History Of French Cuffs
Posted on 23 January 2018
Before the 1500s, the shirt was only regarded as an undergarment and if you exposed your shirt sleeves at that time, it would’ve been viewed as a breach of etiquette. The times have changed and from the early 1500s, small ruffles, ancestors of today’s cuffs, along with strings were used to keep sleeves closed. Before buttons became the most popular cuff-tying method, 16th-century upper classes were using very elegant ribbons to prevent their shirt sleeves from opening.
Alexander Dumas popularised French cuffs and cufflinks in his novel The Count of Monte Cristo. The French cuffs became popular through the character of Baron Danglars, the wealth-obsessed banker. The author provided a detailed description of how this character wore French cuff dress shirts and how he paired them with flashy bejewelled cufflinks. The author’s detailed description inspired many fashion designers, particularly in Europe.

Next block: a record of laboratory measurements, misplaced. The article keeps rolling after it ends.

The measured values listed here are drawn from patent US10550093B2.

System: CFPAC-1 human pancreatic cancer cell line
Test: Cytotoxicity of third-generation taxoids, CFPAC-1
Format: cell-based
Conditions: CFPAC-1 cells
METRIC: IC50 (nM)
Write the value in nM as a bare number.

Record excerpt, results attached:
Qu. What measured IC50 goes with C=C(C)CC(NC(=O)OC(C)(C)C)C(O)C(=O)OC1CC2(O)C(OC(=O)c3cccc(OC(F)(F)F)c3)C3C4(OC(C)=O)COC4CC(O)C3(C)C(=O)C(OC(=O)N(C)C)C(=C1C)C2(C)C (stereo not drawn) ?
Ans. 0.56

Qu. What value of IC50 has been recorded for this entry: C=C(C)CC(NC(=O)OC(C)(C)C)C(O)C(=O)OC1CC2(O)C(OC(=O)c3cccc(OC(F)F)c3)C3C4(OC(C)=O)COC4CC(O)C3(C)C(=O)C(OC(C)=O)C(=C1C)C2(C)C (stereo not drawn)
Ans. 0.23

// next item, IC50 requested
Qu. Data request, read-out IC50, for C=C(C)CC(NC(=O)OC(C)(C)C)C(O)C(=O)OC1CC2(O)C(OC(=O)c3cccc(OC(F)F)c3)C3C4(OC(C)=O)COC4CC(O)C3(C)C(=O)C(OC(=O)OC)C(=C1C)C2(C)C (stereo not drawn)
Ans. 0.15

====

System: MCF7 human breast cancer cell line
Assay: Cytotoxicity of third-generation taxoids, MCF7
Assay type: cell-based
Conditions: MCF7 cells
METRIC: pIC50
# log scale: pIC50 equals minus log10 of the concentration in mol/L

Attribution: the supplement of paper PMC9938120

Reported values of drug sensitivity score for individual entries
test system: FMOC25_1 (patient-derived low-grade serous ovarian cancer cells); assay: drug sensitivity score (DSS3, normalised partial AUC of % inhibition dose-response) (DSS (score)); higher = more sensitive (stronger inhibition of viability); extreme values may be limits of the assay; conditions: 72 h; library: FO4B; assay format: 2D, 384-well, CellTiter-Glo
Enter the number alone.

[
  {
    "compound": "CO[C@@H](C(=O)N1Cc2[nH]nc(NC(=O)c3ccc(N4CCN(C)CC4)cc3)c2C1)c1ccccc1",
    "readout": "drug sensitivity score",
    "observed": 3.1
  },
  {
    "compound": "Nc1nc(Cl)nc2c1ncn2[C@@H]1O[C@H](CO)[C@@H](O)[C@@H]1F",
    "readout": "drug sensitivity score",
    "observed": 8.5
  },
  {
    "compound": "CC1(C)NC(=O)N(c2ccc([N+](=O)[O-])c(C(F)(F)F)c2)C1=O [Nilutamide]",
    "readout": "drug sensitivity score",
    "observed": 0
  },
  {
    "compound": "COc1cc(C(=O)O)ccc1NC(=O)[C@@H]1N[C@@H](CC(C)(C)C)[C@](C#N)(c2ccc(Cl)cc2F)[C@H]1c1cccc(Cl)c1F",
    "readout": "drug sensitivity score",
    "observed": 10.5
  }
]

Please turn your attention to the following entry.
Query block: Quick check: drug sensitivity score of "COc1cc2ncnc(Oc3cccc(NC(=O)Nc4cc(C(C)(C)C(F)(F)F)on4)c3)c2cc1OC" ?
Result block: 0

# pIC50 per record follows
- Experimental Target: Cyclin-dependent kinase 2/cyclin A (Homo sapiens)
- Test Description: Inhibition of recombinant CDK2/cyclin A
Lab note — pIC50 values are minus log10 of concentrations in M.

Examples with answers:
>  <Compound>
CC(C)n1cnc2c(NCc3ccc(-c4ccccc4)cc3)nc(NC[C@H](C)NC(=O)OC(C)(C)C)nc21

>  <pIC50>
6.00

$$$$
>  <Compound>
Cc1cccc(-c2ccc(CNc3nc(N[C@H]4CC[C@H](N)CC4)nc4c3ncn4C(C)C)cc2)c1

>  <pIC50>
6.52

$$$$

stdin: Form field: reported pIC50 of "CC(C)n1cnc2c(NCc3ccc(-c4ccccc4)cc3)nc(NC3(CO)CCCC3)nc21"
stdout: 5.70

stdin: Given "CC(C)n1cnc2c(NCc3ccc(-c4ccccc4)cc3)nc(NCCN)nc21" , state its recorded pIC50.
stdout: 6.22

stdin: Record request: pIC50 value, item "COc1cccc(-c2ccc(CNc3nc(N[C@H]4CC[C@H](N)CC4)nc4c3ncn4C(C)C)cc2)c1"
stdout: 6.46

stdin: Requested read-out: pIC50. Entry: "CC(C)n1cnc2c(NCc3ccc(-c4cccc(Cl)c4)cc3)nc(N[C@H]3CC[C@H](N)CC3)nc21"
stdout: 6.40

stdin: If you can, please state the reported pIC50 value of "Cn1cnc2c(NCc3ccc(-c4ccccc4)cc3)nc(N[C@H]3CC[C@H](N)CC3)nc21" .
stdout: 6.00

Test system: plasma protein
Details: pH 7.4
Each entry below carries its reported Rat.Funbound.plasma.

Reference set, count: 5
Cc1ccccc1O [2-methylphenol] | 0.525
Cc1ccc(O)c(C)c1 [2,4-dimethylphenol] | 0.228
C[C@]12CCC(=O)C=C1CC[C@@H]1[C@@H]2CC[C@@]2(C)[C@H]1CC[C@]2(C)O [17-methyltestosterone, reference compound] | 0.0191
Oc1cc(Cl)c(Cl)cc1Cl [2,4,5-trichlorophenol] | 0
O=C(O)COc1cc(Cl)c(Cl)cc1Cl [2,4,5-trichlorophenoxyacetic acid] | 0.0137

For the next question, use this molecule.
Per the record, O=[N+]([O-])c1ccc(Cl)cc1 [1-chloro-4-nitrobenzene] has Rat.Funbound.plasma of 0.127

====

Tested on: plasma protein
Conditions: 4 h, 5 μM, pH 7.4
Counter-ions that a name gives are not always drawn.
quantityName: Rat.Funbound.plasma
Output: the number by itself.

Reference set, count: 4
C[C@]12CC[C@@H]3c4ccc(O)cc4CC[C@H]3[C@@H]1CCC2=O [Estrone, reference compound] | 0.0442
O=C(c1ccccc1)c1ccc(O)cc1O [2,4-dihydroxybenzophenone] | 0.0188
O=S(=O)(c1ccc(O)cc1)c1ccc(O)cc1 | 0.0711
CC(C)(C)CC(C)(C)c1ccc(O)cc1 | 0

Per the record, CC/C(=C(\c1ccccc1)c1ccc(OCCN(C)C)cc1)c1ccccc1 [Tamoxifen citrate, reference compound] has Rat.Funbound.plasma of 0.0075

Some believe that French cuffs were born when Napoleon ordered extra long sleeves so his soldiers could wipe their noses on the cuff and then hide it by folding the excess back. Another story says that French cuffs were invented to prevent Napoleon’s soldiers from wiping their noses on their sleeves. Unfortunately, even though these stories are entertaining, neither of them is true. Believe it or not, French cuffs weren’t invented by the French – they were actually invented by the British.
French cuff dress shirts were a symbol of luxury and power and were only worn by royalty and successful and wealthy merchants. However, thanks to the Industrial revolution, cufflinks were made in a great volume and were later adopted by the middle class in the Victorian era.
Even though they were traditionally considered very formal, French cuffs became very versatile and can now be worn with less formal outfits or even without a tie or jacket nowadays.